Moving to USA : Ultimate Guide
The United States is a country of immigrants. As American President Roosevelt once said, “all of us, and you and I especially, are descended from immigrants and revolutionists.” Since it’s founding and up until this very day, the United States has been a melting pot for people from around the globe.
Did you know that one in seven people in the United States was born aboard? In fact, nearly 20 per cent of all migrants on the planet are now residing in the US. With 47 million immigrants, it is the country with the most migration in the world. If you’ve been considering moving to the USA, you are in good company.
That said, immigrating to the United States is notoriously complicated. Wondering how to make your American dreams a reality? Let’s walk through the process step by step and talk about what to expect.
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Living / Lifestyle
What Is It Like to Live in the United States?
You probably already know that the US is a big country but it’s hard to fully grasp how huge it is. To get a better picture, the continental United States is about three times as big as India. In the amount of time you would spend crossing Britain, you would barely get across Texas.
The sheer size of the country creates incredible diversity. There are half a dozen different climate zones ranging from polar to desert conditions. There are 350 languages spoken within the country. If you love watching movies and tv shows set in New York City and arrive in a Latin neighbourhood of steamy Miami or a quaint fishing village in Montana, you’re in for a surprise.
An interesting bit of research came out recently saying that there are 11 distinctly different cultural regions in the United States. These regions are as different as foreign countries and, of course, within each region, you will still find variations between urban, suburban, and rural lifestyles.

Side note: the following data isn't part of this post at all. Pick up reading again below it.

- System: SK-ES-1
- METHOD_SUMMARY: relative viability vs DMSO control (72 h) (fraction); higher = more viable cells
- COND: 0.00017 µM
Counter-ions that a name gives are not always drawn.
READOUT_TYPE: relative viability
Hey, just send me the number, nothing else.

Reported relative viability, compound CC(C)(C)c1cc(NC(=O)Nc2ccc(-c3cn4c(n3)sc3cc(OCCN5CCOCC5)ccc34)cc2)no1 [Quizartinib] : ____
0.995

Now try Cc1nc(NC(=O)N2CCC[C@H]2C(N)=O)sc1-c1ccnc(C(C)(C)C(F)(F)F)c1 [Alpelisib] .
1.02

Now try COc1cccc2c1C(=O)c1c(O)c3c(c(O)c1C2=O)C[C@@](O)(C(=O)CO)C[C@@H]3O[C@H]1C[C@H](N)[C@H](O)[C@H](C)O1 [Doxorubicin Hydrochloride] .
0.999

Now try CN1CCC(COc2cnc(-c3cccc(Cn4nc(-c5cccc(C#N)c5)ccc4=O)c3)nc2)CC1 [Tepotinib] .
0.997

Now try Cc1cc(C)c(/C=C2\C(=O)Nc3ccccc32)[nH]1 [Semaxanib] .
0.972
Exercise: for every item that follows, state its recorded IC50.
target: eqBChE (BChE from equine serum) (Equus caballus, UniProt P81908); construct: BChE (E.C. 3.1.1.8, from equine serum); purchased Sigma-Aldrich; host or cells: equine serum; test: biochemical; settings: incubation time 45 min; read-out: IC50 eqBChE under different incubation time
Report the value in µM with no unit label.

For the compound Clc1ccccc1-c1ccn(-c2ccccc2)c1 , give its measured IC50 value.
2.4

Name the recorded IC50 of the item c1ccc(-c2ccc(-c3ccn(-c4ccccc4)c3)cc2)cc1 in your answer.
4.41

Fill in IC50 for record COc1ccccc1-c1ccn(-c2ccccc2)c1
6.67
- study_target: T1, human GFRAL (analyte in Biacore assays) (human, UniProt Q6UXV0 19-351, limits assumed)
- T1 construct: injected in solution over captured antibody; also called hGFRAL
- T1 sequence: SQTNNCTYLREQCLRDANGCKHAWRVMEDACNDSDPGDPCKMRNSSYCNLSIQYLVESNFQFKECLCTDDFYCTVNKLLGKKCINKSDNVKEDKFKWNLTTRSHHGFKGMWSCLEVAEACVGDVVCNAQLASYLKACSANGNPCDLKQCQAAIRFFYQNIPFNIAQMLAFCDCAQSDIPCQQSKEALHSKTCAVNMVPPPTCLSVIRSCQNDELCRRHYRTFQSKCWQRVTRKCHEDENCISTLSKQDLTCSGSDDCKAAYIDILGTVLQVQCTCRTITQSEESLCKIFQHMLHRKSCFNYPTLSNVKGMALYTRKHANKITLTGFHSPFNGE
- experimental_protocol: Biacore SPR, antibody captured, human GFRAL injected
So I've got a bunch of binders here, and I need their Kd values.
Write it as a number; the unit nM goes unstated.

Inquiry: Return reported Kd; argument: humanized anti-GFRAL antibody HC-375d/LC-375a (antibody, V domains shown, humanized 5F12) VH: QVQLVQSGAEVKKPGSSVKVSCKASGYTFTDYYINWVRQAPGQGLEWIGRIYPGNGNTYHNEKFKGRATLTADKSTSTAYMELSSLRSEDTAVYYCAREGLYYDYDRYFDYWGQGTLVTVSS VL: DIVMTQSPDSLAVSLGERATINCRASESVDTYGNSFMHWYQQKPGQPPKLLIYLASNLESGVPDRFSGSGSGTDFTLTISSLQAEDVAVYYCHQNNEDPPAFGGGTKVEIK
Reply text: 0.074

What Is The Cost of Living in the United States?
Like the culture, the cost of living in the United States can vary significantly. While the average rent in California is $2,518, you could get the same place in Indiana for $1,113. In Massachusetts, you might pay $2,252 for rent while in Oregon, you would only pay $1,707.
If you are interviewing for jobs in the United States, it’s key to get a clear idea of the local cost of living. A place like Cleveland, Ohio, which has numerous Fortune 500 corporate headquarters, a salary of $50,000 would be a comfortable wage.
Meanwhile, to live in New York City, you would need to earn nearly $120,000 to maintain the same lifestyle that you would have with $50,000 in Ohio. In other words, taking a salary offer that is twice as much could actually leave you with less money. Research carefully.
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Moving to USA
The Most Expensive and Least Expensive Places to Live
Least Expensive States to Live in the USA
Most Expensive States to Live in the USA
- New Jersey
- Rhode Island
- New York
Legal / Visas
How Do Visas Work in the United States?
Eligibility to Work in the United States